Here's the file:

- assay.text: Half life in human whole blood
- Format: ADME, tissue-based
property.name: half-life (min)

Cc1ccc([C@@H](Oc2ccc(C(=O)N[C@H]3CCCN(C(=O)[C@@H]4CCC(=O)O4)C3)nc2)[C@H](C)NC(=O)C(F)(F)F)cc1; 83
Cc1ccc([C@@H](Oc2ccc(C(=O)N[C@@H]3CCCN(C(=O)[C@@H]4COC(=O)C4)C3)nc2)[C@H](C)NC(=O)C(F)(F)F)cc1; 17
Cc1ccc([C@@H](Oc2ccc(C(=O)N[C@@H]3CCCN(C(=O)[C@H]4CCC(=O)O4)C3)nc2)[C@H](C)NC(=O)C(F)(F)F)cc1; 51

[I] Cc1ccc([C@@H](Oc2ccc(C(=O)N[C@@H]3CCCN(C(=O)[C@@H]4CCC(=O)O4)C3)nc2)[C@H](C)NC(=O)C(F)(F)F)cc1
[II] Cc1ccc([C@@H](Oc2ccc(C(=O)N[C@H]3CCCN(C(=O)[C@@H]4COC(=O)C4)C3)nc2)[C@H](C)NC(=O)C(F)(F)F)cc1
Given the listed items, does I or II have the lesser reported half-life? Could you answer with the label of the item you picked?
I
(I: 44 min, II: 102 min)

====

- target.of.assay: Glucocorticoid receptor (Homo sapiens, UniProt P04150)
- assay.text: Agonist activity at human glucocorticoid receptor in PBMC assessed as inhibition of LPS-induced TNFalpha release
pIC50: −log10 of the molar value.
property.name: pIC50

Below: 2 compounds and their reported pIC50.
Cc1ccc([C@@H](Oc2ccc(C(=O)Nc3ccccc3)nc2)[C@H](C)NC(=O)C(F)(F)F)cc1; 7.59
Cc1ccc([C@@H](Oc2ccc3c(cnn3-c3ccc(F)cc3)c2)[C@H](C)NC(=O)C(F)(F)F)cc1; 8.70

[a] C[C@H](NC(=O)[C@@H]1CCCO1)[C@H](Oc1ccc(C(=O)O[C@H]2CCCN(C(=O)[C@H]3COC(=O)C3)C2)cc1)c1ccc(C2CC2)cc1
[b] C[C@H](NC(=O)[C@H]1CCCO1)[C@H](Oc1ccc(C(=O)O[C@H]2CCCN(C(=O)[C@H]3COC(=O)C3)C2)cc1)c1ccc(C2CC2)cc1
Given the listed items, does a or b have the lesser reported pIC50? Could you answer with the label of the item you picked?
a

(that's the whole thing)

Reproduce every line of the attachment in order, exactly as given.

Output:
- assay.text: Half life in human whole blood
- Format: ADME, tissue-based
property.name: half-life (min)

Cc1ccc([C@@H](Oc2ccc(C(=O)N[C@H]3CCCN(C(=O)[C@@H]4CCC(=O)O4)C3)nc2)[C@H](C)NC(=O)C(F)(F)F)cc1; 83
Cc1ccc([C@@H](Oc2ccc(C(=O)N[C@@H]3CCCN(C(=O)[C@@H]4COC(=O)C4)C3)nc2)[C@H](C)NC(=O)C(F)(F)F)cc1; 17
Cc1ccc([C@@H](Oc2ccc(C(=O)N[C@@H]3CCCN(C(=O)[C@H]4CCC(=O)O4)C3)nc2)[C@H](C)NC(=O)C(F)(F)F)cc1; 51

[I] Cc1ccc([C@@H](Oc2ccc(C(=O)N[C@@H]3CCCN(C(=O)[C@@H]4CCC(=O)O4)C3)nc2)[C@H](C)NC(=O)C(F)(F)F)cc1
[II] Cc1ccc([C@@H](Oc2ccc(C(=O)N[C@H]3CCCN(C(=O)[C@@H]4COC(=O)C4)C3)nc2)[C@H](C)NC(=O)C(F)(F)F)cc1
Given the listed items, does I or II have the lesser reported half-life? Could you answer with the label of the item you picked?
I
(I: 44 min, II: 102 min)

====

- target.of.assay: Glucocorticoid receptor (Homo sapiens, UniProt P04150)
- assay.text: Agonist activity at human glucocorticoid receptor in PBMC assessed as inhibition of LPS-induced TNFalpha release
pIC50: −log10 of the molar value.
property.name: pIC50

Below: 2 compounds and their reported pIC50.
Cc1ccc([C@@H](Oc2ccc(C(=O)Nc3ccccc3)nc2)[C@H](C)NC(=O)C(F)(F)F)cc1; 7.59
Cc1ccc([C@@H](Oc2ccc3c(cnn3-c3ccc(F)cc3)c2)[C@H](C)NC(=O)C(F)(F)F)cc1; 8.70

[a] C[C@H](NC(=O)[C@@H]1CCCO1)[C@H](Oc1ccc(C(=O)O[C@H]2CCCN(C(=O)[C@H]3COC(=O)C3)C2)cc1)c1ccc(C2CC2)cc1
[b] C[C@H](NC(=O)[C@H]1CCCO1)[C@H](Oc1ccc(C(=O)O[C@H]2CCCN(C(=O)[C@H]3COC(=O)C3)C2)cc1)c1ccc(C2CC2)cc1
Given the listed items, does a or b have the lesser reported pIC50? Could you answer with the label of the item you picked?
a